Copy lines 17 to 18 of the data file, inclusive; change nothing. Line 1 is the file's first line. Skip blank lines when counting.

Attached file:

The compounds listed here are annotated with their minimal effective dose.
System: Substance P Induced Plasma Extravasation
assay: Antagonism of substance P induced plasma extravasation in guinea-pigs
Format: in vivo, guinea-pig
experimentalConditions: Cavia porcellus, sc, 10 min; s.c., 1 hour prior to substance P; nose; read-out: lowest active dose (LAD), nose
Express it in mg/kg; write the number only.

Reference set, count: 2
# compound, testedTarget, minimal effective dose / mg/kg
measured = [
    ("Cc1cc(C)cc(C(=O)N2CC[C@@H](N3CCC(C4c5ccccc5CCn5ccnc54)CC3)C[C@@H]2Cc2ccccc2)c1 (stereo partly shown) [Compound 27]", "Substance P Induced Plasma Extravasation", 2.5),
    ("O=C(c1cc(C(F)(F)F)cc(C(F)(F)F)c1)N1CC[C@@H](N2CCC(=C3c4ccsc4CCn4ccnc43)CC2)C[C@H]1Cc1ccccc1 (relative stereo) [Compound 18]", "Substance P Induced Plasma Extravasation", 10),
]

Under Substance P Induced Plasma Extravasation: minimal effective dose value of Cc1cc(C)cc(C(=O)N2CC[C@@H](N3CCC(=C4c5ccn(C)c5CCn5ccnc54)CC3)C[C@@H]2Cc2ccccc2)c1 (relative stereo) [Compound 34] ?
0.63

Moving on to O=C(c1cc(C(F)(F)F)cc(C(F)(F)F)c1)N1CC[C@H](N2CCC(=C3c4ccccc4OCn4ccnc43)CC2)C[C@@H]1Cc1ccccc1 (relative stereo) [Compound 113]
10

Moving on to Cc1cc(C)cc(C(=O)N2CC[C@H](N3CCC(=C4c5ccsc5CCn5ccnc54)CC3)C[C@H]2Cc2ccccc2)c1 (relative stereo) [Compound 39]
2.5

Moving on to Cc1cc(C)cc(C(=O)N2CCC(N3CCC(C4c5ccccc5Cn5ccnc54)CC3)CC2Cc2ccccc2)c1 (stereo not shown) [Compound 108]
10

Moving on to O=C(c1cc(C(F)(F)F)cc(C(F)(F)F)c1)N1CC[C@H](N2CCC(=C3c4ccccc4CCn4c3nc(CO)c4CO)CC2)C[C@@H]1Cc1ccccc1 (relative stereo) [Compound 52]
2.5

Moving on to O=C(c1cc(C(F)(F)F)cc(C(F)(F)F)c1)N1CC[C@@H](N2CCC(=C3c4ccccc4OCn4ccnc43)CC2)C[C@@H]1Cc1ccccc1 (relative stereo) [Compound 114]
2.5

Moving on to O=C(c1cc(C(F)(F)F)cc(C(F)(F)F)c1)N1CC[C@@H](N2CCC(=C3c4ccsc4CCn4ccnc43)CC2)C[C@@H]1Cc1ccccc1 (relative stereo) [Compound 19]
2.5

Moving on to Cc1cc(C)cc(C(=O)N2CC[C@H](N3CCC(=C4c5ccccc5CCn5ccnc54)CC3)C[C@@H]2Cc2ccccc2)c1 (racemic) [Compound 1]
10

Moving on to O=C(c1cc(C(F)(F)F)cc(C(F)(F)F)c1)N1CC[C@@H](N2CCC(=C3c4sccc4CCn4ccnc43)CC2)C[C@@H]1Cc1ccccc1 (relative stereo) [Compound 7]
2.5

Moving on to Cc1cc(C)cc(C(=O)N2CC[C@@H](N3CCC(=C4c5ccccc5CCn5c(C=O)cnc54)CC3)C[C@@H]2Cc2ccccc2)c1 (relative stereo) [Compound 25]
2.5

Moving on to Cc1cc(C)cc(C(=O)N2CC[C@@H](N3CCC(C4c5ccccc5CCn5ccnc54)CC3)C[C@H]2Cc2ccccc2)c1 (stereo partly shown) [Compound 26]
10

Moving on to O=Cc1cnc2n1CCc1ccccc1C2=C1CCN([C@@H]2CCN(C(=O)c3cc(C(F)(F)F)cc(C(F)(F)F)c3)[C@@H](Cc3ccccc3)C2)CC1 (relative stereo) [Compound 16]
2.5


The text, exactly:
Moving on to Cc1cc(C)cc(C(=O)N2CC[C@H](N3CCC(=C4c5ccsc5CCn5ccnc54)CC3)C[C@H]2Cc2ccccc2)c1 (relative stereo) [Compound 39]
2.5